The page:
How Physiologic Targets Can Be Distinguished from Drug-Binding Proteins
Molecular and Cellular Biology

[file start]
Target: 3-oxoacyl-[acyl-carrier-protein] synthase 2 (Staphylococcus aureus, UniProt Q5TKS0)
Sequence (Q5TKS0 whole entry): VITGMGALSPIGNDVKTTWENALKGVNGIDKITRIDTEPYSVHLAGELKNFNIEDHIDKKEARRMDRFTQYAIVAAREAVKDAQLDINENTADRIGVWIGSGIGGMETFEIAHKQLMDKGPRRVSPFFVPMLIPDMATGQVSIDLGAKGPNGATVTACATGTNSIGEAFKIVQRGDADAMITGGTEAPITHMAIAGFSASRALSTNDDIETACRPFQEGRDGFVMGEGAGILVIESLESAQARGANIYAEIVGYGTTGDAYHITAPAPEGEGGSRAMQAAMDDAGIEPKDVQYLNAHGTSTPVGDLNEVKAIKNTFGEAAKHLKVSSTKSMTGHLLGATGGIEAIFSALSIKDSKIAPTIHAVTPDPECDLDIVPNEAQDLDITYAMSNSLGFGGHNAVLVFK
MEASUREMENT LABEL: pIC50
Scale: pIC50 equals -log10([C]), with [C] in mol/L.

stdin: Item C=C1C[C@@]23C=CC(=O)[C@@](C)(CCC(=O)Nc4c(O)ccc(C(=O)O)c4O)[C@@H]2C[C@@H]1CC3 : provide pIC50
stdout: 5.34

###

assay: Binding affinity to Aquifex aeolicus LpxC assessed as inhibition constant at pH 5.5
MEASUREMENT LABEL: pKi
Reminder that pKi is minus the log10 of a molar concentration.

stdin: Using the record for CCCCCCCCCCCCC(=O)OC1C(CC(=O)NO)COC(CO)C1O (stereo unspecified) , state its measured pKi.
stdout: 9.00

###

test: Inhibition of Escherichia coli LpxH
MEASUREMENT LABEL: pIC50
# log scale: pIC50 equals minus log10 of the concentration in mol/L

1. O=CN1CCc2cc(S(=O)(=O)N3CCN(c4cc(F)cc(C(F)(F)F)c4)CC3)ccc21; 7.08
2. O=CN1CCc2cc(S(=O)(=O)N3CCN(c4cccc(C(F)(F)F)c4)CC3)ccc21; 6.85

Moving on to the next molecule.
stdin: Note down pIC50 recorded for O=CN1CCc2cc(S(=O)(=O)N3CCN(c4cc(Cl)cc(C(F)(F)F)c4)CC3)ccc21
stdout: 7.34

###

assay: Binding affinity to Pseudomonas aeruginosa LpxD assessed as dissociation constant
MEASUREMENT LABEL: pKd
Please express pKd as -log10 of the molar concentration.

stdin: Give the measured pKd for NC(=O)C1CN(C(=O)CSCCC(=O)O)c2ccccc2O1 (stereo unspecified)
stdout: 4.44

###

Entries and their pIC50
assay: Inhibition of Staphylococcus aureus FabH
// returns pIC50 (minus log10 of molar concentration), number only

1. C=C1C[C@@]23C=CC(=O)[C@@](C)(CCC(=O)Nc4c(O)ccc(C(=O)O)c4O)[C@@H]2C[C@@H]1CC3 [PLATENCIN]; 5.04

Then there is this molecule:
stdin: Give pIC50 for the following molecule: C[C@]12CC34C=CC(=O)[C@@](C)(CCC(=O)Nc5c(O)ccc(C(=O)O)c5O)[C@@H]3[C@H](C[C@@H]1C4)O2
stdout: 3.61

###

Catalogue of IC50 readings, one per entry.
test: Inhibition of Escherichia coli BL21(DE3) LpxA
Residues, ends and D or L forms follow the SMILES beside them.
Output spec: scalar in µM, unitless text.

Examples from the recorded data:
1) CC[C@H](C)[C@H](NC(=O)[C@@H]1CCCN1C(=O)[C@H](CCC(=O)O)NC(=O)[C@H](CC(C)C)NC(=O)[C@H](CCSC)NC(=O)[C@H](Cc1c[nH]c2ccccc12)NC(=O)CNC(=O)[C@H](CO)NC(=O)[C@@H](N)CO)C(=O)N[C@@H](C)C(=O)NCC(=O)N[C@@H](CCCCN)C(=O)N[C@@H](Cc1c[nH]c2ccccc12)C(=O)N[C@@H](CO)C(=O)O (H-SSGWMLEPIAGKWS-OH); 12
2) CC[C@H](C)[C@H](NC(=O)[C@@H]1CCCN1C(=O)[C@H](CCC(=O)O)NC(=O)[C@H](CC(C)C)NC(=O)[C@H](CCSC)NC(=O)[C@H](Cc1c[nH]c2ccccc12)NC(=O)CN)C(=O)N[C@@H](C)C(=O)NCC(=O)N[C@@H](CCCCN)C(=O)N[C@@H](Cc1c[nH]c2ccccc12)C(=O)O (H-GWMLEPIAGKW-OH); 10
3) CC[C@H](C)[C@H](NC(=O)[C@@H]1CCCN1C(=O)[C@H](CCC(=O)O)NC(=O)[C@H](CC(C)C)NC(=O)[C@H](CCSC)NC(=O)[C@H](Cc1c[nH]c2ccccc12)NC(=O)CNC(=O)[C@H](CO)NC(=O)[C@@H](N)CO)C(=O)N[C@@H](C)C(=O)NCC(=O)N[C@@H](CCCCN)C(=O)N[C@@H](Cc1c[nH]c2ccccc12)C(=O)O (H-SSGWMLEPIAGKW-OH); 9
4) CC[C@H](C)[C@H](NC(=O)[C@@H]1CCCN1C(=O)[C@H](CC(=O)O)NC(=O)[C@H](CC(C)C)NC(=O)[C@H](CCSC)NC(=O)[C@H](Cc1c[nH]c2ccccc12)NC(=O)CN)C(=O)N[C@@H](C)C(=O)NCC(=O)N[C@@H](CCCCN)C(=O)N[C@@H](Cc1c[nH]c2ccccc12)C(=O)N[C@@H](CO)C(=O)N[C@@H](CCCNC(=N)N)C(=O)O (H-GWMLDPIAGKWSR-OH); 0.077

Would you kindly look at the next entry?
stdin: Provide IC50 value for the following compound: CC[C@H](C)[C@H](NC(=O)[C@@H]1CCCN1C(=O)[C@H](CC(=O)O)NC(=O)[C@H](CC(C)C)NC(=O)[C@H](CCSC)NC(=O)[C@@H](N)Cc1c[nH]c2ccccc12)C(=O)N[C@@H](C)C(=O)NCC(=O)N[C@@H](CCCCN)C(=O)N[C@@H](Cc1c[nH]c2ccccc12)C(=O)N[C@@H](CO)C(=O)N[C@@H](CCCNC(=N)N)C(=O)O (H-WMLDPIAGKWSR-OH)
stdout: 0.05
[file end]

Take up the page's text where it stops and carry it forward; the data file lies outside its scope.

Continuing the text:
In clinical trials, some drugs owe their effectiveness to off-target activity. This and other observations raise a possibility that many studies identifying targets of drugs are incomplete. If off-target proteins are pharmacologically important, it will be worthwhile to identify them early in the development process to gain a better understanding of the molecular basis of drug action. Herein, we outline a multidisciplinary strategy for systematic identification of physiologic targets of drugs in cells. A drug-binding protein whose genetic disruption yields very similar molecular effects as treatment of cells with the drug may be defined as a physiologic target of the drug. For a drug developed with a rational approach, it is desirable to verify experimentally that a protein used for hit optimization in vitro remains the sole polypeptide recognized by the drug in a cell. SIGNIFICANCE STATEMENT: A body of evidence indicates that inactivation of many drug-binding proteins may not cause the pharmacological effects triggered by the drugs. A multidisciplinary cell-based approach can be of great value in identifying the physiologic targets of drugs, including those developed with target-based strategies.
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